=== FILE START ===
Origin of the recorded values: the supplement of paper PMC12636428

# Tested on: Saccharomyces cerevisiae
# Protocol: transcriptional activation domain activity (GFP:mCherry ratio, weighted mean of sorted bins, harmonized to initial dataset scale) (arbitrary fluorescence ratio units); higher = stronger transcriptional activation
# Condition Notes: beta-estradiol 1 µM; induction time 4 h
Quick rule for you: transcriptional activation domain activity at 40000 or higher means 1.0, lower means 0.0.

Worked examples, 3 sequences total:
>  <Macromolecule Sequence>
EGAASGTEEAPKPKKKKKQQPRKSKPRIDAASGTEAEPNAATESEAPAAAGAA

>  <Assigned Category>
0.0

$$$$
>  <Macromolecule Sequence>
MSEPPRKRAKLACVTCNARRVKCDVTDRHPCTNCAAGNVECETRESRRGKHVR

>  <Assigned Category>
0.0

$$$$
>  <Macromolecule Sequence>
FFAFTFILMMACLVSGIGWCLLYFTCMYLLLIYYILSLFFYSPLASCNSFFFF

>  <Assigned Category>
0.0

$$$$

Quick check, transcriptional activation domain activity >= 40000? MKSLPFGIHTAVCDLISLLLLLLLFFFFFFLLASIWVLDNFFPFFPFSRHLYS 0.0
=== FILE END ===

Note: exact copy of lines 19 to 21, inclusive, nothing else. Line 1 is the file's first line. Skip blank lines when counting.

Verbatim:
>  <Assigned Category>
0.0

$$$$